When it comes to building muscle mass, few sports promote dedicated training as boxing does.
When fighters have a match-up scheduled, they enter into a training regime few could manage. Every day they’re focused on the task ahead, gaining the physical edge to match their talent and mental approach. Get the training wrong, and things go awry quickly. That was proven in the case of Andy Ruiz Jr and Anthony Joshua. The latter got his training wrong for the first fight and lost his belt. Ruiz then admitted to Fox News he didn’t prepare properly for the rematch and handed them straight back.
Boxers don’t just train for fights; they also occasionally need to put on weight to climb a weight class. Boxing is littered with examples of fighters who moved between weights, none more successful than the legendary Manny Pacquiao. The Filipino southpaw known as PacMan is the only eight-division World Champion in history. He weighed in at just 106 pounds during his 1995 debut, rising to 135 pounds to defeat Ricky Hatton in 2009. He moved between weight classes like no other fighter has before or since.
Canelo Álvarez is the latest fighter to shift between weight classes successfully; he has won multiple world championships in four weight classes, from light middleweight to light heavyweight, including unified titles in three. He is poised to return to light heavyweight this year when he faces Dmitry Bivol, a fight he is the overwhelming favorite in, according to the current Ladbrokes odds on the fight. He's stepping up from light middleweight, (160lbs to 168lbs) to light heavyweight (168lbs to 175lbs), and yet is still fancied more than his opponent. The Russian fighter, Bivol, is undefeated in 19 professional fights but has always been a light heavyweight. So how does the Mexican move so effortlessly between weight classes and remain better than his opponents?
Whether shedding or gaining, Álvarez trains six days a week, resting on a Sunday during a fight camp. There are usually two sessions per day, and he’s up at the crack of dawn for the first, a run. This isn’t something lifters have to consider, but boxing is a sport that demands not only power but also speed and agility. Breakfast is usually eggs before a nap precedes his afternoon session.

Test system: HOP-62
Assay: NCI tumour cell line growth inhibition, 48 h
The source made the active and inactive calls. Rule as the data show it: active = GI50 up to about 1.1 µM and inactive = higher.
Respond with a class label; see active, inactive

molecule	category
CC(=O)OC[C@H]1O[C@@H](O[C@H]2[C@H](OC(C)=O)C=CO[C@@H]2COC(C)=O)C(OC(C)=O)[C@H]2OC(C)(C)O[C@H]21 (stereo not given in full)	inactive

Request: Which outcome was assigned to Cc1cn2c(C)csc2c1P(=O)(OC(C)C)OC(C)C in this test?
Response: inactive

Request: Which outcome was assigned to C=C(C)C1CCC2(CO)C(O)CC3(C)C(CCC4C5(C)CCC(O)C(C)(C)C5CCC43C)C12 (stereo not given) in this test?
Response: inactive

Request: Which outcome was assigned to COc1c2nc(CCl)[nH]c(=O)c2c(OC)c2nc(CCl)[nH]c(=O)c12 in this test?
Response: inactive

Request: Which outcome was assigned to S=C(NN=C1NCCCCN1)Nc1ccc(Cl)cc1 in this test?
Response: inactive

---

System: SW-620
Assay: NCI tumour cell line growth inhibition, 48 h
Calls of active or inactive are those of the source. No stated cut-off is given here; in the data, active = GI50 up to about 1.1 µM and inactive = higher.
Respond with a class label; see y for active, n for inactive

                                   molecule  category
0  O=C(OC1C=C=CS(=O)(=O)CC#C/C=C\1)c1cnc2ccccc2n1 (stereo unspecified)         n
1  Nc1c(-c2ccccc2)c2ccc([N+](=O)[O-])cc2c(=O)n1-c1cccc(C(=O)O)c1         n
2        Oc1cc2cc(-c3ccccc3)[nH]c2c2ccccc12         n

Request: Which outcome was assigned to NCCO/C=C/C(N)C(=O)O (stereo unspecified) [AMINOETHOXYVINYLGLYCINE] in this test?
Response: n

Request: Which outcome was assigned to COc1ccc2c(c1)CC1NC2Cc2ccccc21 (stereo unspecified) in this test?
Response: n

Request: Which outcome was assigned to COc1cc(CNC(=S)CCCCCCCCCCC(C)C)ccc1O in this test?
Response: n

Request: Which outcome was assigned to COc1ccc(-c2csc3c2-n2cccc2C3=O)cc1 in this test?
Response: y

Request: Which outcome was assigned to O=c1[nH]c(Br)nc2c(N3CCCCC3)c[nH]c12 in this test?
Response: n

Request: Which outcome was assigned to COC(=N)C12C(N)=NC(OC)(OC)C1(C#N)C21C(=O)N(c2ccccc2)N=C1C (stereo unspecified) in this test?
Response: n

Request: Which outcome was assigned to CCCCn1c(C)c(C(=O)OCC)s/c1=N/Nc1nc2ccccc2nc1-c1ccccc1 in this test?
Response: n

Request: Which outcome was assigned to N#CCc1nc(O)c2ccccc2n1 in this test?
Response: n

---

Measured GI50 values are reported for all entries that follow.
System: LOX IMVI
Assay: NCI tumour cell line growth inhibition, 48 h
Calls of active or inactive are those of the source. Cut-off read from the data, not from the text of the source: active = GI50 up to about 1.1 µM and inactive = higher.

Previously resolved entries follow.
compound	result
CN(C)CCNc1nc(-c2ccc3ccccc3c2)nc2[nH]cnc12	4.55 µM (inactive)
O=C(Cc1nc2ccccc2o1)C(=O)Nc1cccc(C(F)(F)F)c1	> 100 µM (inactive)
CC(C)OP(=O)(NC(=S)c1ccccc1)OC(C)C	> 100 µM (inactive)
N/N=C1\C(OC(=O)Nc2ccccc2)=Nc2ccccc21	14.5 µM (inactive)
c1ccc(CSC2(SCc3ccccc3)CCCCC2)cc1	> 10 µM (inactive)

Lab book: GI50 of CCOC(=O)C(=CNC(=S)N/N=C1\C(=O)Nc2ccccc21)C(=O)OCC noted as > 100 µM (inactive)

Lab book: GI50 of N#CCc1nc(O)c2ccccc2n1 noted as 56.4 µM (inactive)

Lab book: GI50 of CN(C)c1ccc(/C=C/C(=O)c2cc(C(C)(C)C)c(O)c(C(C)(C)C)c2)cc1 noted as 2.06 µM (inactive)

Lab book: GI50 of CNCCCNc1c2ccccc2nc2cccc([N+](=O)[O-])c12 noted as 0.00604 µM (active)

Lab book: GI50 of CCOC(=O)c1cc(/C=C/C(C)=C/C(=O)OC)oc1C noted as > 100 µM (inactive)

When it comes to making the right weight, discipline is the key, evident from his afternoon sessions. “I do work on a little bit of weights just to get my power up. I work a lot of conditioning and stamina,” he said as he prepared for Julio Cesar Chavez Jr, whom he beat in 2017. “If I lift any weights I do it more for explosion, but I really use my body weight to build up muscle and strength. I like working with my own body weight, and I just do the best job I can to be healthy and strong, both before and after a fight.”
Álvarez weighed in at 164lb for that fight, although he’ll have to be between 168lbs and 175lbs when he faces Bivol. For his fight with Sergey Kovalev in 2019, he tipped the scales at 174lbs, a big rise from his previous bout with Daniel Jacobs. How does he do it? Simple, he hits the weights.
“I’m lifting more weights,” he confirmed in the build-up to that fight. “I hadn’t lifted that much previously. A lot of reps but not that much weight. So, I’m lifting more weights, eating more carbs, eating protein. I’m very disciplined about my diet when I train. I only eat lean proteins and veggies, like salmon and veggies.”
The key to stepping up a weight class and succeeding in the ring is simple; train hard. “If someone is going to beat me, it’s not going to be because they trained harder,” he said. “I train as hard as I can so when someone beats me, I know it’s because they’re better than me.”
That’s a simple piece of advice anybody looking to improve their fitness, build muscle mass or compete in sports can take; train hard, be the best you can and eat right. If you do that, you’re on the right track.